We had a dreadful heat wave over Labor Day weekend–the hottest days ever recorded in Marshall. Saturday the temperature reached 108, and we spent the whole weekend checking on all the animals, hosing down the hogs and the horses and making sure the sheep and chickens were OK. We learned too late that we should have been more pro-active with the chickens–Melinda found them in acute stress about mid-day, and half had died. Melinda, Lisa and I saved 7 of our 15 hens by submerging them in ice water, and continuing to do that several times a day for the rest of the weekend. But we lost 4 of our 7 Buff Orpingtons, 1 of our 3 Ameraucanas, and 3 of our 5 Rhode Island Reds.  My friend Laura Watt, who raises chickens in Petaluma, said she has more than enough, and offered us some of her hens to replace the ones we lost. Laura brought them last weekend: 5 beautiful Swedish Isbars and one Belgian Campine. We introduced them late in the day and then checked after dark to make sure all the new girls had made it into the chicken house before the door shut. The new hens are a bit smaller than ours, but the girls seem to have worked out their pecking order without resorting to violence. It is fun to have the new breeds–they are very pretty girls, with particularly high tails compared to our hens.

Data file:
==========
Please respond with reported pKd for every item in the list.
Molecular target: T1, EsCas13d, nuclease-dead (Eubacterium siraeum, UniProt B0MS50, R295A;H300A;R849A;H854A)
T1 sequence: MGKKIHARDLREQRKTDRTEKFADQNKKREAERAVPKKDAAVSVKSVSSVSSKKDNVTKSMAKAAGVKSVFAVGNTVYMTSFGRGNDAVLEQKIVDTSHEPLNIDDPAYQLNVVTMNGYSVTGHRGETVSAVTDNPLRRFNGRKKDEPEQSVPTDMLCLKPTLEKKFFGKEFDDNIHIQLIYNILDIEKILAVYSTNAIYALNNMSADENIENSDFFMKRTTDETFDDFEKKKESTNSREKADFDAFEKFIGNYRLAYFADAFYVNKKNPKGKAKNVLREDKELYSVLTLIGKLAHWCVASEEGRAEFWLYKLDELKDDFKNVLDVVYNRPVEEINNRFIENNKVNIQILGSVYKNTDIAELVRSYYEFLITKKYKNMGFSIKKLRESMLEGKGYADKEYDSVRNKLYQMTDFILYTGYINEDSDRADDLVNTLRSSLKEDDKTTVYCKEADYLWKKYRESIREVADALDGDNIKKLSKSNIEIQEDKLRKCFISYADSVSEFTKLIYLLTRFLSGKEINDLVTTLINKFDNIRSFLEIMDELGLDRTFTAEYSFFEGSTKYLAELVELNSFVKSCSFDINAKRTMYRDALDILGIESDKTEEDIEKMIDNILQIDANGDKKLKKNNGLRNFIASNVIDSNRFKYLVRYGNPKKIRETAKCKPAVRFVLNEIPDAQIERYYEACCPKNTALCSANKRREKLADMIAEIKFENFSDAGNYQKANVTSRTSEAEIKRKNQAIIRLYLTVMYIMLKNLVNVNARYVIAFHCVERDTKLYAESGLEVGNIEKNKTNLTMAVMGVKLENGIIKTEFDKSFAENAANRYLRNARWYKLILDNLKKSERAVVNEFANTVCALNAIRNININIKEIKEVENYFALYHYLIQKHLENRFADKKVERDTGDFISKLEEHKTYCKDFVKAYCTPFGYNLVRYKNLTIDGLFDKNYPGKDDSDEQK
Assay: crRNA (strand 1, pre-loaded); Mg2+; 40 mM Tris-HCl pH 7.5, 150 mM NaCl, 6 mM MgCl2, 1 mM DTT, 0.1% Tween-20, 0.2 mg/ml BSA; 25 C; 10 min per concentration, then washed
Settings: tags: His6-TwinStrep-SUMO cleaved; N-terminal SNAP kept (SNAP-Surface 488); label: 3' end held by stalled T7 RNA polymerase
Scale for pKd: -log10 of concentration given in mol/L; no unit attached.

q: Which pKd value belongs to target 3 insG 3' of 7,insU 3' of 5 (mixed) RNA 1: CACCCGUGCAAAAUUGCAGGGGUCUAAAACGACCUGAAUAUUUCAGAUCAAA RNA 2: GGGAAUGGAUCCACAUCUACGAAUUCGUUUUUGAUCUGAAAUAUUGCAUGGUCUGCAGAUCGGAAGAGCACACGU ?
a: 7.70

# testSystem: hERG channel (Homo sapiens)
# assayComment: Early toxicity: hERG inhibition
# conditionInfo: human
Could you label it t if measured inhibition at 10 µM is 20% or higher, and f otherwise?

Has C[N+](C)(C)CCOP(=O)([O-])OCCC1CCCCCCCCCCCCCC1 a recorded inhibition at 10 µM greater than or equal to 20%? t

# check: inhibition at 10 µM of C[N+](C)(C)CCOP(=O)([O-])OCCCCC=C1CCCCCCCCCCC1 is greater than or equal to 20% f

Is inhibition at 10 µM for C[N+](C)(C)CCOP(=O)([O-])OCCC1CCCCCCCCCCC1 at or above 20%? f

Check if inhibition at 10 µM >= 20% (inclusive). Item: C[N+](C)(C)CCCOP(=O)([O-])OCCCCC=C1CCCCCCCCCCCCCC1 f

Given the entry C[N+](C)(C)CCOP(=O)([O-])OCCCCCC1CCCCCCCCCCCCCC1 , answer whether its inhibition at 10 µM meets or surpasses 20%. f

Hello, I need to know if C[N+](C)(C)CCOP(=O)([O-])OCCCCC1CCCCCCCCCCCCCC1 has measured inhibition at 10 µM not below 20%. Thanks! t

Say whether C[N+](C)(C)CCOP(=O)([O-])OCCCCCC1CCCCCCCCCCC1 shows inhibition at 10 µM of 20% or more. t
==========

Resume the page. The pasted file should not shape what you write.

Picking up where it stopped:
Our new Belgian Campine hen in the middle with the white head; the dark girls behind her to the left, and the grey one behind her to the right, are the Swedish Isbars (click on image to enlarge).
Our Buff Orpington hens with an Ameraucana in the middle, a Rhode Island Red on the left, and the Swedish Isbars behind the Buffs (click on image to enlarge).

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